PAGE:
Brent Faiyaz “FTW” album review

Photo Credit: Shaheenanisha (Licensed Under CC BY-SA 2.0)

Calling Brent Faiyaz a rising star would be an understatement. Known by many for his standout feature on GoldLink’s “Crew,”  Faiyaz for the past few years has built a decent catalog under his belt. From his work with Sonder to some of his solo work on “The A.M. Paradox” and “Sonder Son,” it was obvious that he was far from a one-trick pony.

Faiyaz is part of the new wave of Alternative R&B that permeates the airwaves. Personified by artists like 6lack, SZA and Frank Ocean, its content is centered on being vulnerable and transparent. Like many of his contemporaries, Faiyaz draws heavy influence from 90s R&B made famous by acts like SVW, Jodeci and Boyz II Men. Nevertheless, behind his introverted persona and rebellious streak lays a great voice and worldly mind.

In “Clouded” we find Faiyaz daydreaming, meditating on everything that’s happened the last few years. We see that his recent success came at the expense of losing people closest to him, including his family. It’s very apparent to him that music at this point has been the only thing that’s given him a sense of purpose; however, he even questions that realization, as in his words he “gave it all for a fantasy.” The somber lyrics are contrasted sonically by a choir sample that’s boosted by ghostly rings of the piano.

Transitioning to “Been Away,” Faiyaz is struggling to maintain a long distance relationship. In the song, Faiyaz pleads his girl to “thug it out” while he’s trying to get his career off the ground. Though like most relationships it eventually unravels.

We get a thematic shift on the title track (subtitle “Summer in London”), where Faiyaz takes on this bad boy persona as he’s living his best life. Throughout most of the song, Faiyaz’s voice is pitched down, creating a wailing effect. The phallic imagery of the first verse evokes the opening lines on Kendrick Lamar’s “Backseat Freestyle.” While both tracks are about doing hood rat stuff with your friends, Faiyaz’s using this to cope with the falling out he had with his girlfriend depicted on “Been Away.”

“Let Me Know” is where Faiyaz gives his most heartfelt performance. Throughout the song, he ponders the state of the world. In the second verse, he imparts this message of self-love that’s very much echoed in the chorus, asking the question: “How can I love you if I can’t love myself?” It’s a nice break from the debauchery Faiyaz’s indulged in for much of the album.

Shades of Faiyaz’s aforementioned influences show up on tracks “Been Away” and “Let Me Know.” The faint cricket sounds and percussion is very reminiscent of late 90s Timbaland—specifically, his work on “One in a Million” that helped propel Aaliyah into superstardom. “Let Me Know” sounds very much like a track that would fit well on a Mario album.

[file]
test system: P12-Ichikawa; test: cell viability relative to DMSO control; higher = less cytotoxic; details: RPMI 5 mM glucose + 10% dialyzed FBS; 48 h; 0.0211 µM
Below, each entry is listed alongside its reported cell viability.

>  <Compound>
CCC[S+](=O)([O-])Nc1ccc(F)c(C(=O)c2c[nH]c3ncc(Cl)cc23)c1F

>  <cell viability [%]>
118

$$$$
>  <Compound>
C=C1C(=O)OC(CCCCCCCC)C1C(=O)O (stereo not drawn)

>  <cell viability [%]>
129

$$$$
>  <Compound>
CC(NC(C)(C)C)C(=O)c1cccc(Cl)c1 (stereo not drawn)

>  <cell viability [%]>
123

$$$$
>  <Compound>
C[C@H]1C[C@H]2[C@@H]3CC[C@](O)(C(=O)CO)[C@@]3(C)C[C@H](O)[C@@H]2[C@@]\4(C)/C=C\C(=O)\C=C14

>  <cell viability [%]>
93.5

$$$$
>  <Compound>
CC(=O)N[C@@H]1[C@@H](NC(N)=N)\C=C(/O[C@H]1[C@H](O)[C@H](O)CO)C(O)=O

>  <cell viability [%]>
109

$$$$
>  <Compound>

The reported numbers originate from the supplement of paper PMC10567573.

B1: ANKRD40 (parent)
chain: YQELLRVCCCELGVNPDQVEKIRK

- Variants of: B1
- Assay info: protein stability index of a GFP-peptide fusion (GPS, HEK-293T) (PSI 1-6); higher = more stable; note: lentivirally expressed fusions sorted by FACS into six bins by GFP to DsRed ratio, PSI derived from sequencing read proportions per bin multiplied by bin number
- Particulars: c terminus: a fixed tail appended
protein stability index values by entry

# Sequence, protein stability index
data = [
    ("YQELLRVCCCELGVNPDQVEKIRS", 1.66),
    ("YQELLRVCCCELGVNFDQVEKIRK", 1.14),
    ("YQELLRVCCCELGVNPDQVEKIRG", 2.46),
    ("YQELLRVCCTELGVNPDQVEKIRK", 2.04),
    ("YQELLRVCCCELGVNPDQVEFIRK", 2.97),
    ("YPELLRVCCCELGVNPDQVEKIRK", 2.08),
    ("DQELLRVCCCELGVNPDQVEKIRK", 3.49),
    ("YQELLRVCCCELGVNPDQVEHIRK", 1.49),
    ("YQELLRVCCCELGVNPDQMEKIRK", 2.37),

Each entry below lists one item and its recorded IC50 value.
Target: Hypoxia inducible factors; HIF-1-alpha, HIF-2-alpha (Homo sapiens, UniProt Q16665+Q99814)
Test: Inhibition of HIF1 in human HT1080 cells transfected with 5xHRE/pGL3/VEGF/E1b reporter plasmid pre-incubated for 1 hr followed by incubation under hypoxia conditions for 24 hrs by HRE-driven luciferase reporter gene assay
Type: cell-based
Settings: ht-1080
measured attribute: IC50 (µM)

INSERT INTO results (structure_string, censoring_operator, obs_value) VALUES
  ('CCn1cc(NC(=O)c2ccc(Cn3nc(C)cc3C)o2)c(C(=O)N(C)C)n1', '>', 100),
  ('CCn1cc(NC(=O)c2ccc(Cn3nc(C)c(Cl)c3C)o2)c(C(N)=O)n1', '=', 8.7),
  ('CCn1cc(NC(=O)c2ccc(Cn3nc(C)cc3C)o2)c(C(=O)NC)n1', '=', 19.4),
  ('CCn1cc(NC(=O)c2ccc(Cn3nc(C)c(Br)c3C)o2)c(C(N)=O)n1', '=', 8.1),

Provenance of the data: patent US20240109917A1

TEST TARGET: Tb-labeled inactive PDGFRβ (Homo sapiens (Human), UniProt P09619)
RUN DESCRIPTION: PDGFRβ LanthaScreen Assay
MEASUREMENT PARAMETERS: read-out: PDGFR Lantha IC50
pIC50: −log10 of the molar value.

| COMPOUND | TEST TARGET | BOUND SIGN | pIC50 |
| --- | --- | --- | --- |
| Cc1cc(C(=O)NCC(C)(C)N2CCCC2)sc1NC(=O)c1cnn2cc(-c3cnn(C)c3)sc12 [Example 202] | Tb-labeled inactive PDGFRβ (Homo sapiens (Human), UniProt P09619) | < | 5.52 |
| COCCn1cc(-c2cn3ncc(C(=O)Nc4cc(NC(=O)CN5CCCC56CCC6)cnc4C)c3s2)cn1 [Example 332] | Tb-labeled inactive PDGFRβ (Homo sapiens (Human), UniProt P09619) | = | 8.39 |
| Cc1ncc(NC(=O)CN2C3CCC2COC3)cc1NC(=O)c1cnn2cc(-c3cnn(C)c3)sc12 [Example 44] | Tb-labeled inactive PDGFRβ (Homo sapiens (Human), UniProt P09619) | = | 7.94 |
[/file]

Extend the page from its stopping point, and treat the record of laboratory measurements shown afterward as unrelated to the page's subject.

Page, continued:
The sentimentality was unfortunately short lived as we arrive at “Rehab (Winter in Paris).” The track starts out with minimal guitar riffs and wheezing synths. For much of the song, the finger snapping in tandem with the guitar picking conjures up images of biker gangs and leather jackets. Faiyaz’s still deeply infatuated with a woman he’s involved with despite her behavior “draining [him] out.” In a way, the girl could be an allegory for Faiyaz’s pleasure-seeking yet toxic lifestyle.

            There is something to be said about how Faiyaz portrays himself throughout this project. Many male crooners portray themselves as Casanovas or players. While Faiyaz falls under the latter, it’s not really depicted as “cool,” per se. In the context of his work, it’s as if these one-night stands are a way of distracting himself from his problems and feed his own ego. “Been Away” is the only time we see Faiyaz having a relatively healthy relationship with women. On “Rehab” the “romance” only goes as far as them having frequent late-night rendezvous. The deadpan delivery he had when telling a girl on the title track that they’ll never be together was frankly comical. Given the thoughtfulness of his previous work, the willingness to paint himself as a womanizer displays a certain amount of self-awareness.

“FTW” is a strong debut for one of R&B’s newest faces. Faiyaz’s ability to meld old-school R&B with new school cynicism resulted in hymns that will be chanted by a generation of hopeless romantics and lifelong misanthropes. On “FTW,” Brent Faiyaz showcases a unique brand of R&B that’s soulful, edgy and nuanced.